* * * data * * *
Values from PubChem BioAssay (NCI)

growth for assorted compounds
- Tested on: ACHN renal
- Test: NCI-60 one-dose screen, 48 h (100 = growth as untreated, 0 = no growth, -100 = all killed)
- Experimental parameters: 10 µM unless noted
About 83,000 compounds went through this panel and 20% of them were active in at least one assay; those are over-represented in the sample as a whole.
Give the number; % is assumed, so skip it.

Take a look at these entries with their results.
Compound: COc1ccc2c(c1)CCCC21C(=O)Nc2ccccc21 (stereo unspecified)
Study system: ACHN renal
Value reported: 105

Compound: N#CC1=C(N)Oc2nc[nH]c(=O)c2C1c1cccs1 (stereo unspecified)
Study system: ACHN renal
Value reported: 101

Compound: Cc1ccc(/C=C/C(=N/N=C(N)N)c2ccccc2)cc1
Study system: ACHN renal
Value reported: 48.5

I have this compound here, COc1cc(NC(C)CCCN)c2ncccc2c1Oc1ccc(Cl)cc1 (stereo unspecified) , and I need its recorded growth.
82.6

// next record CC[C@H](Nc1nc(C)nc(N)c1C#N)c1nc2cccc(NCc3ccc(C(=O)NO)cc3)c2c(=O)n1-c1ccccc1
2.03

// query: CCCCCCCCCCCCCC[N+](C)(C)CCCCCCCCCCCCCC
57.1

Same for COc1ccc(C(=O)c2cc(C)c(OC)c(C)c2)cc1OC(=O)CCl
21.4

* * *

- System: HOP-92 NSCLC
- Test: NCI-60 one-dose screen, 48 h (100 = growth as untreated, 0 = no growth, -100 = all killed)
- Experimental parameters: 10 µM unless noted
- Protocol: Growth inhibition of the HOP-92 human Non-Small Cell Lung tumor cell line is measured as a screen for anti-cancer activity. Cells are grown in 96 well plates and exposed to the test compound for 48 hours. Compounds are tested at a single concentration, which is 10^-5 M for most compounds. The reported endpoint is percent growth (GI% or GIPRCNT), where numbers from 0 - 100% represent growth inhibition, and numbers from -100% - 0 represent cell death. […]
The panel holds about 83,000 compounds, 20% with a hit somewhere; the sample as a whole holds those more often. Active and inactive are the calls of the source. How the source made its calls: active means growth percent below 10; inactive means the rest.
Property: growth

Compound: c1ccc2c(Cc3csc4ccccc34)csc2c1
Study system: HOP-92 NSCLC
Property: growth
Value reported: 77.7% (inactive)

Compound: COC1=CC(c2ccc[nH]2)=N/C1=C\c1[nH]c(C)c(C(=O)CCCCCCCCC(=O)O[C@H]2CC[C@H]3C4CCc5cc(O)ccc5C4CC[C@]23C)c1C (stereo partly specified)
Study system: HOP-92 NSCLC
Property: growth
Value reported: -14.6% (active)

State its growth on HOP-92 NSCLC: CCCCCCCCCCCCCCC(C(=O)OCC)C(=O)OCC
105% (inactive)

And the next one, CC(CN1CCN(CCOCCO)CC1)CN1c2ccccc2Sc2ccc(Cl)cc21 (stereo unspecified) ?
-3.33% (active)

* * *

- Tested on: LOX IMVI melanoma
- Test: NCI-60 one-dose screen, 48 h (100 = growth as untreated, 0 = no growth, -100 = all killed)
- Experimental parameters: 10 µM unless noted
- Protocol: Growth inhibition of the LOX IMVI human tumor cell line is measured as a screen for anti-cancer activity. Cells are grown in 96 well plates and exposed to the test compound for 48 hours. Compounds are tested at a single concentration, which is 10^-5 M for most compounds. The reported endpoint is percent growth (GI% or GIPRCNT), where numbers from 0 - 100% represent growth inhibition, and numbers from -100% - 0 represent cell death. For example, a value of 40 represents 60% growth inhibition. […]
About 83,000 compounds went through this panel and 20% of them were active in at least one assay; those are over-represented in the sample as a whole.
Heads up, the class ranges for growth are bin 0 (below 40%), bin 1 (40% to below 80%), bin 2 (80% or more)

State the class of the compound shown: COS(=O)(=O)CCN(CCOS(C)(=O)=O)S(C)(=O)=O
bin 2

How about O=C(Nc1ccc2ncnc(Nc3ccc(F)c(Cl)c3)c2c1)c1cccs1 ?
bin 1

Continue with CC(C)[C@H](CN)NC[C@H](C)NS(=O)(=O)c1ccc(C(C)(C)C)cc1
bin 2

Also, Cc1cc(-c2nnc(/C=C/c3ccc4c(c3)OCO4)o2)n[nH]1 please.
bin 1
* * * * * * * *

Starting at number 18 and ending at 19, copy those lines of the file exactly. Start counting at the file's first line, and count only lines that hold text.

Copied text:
I have this compound here, COc1cc(NC(C)CCCN)c2ncccc2c1Oc1ccc(Cl)cc1 (stereo unspecified) , and I need its recorded growth.
82.6